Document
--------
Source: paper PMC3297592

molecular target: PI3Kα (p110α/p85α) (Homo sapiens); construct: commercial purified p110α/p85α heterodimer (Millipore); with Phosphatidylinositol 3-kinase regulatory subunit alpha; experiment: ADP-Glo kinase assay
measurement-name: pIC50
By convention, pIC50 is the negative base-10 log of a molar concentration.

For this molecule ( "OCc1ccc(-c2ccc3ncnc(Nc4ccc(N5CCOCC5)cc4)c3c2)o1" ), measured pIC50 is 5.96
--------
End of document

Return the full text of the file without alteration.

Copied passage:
Source: paper PMC3297592

molecular target: PI3Kα (p110α/p85α) (Homo sapiens); construct: commercial purified p110α/p85α heterodimer (Millipore); with Phosphatidylinositol 3-kinase regulatory subunit alpha; experiment: ADP-Glo kinase assay
measurement-name: pIC50
By convention, pIC50 is the negative base-10 log of a molar concentration.

For this molecule ( "OCc1ccc(-c2ccc3ncnc(Nc4ccc(N5CCOCC5)cc4)c3c2)o1" ), measured pIC50 is 5.96